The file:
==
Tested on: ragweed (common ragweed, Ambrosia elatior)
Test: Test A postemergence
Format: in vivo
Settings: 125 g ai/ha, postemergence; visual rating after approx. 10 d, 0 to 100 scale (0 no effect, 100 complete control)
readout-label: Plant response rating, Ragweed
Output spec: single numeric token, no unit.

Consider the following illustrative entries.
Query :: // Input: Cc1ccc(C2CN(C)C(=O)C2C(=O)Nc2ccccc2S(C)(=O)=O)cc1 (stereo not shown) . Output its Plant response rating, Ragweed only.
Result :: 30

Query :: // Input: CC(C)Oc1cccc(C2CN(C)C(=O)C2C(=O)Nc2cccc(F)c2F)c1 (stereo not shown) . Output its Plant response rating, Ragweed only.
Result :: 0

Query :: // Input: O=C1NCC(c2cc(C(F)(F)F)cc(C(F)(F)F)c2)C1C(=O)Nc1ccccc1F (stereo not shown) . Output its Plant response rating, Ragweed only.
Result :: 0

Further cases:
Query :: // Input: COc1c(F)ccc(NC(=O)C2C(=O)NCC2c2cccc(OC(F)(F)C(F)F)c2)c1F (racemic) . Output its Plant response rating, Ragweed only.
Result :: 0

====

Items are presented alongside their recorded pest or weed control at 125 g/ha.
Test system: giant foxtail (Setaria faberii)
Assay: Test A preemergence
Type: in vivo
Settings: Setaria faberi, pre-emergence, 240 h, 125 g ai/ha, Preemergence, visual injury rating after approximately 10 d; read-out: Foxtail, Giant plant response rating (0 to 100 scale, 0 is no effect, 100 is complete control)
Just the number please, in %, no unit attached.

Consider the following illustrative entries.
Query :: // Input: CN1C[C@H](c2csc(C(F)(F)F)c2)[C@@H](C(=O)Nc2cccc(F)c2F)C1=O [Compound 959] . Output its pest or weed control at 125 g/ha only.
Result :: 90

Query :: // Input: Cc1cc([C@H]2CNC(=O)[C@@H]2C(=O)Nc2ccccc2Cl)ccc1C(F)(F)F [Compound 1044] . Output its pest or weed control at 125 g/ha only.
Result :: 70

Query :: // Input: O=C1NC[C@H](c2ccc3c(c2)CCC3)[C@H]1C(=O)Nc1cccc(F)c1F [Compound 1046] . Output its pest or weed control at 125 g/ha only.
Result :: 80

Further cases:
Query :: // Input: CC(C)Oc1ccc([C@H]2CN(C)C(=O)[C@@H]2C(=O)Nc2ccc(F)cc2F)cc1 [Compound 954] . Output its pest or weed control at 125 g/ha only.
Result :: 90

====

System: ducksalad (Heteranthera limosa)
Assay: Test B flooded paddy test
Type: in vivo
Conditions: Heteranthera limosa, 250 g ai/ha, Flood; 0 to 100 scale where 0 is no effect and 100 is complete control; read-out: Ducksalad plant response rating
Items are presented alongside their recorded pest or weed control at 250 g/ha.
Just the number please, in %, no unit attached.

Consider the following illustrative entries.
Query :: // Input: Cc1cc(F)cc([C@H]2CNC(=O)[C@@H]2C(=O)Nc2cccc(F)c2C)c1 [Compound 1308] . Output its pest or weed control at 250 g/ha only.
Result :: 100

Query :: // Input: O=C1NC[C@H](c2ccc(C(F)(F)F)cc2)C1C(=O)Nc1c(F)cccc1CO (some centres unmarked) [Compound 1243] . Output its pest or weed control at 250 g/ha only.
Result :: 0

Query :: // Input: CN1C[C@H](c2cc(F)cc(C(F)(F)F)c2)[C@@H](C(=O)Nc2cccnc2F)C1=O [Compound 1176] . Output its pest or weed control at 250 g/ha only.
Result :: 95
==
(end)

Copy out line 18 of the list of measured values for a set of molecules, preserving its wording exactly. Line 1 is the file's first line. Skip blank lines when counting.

Items are presented alongside their recorded pest or weed control at 125 g/ha.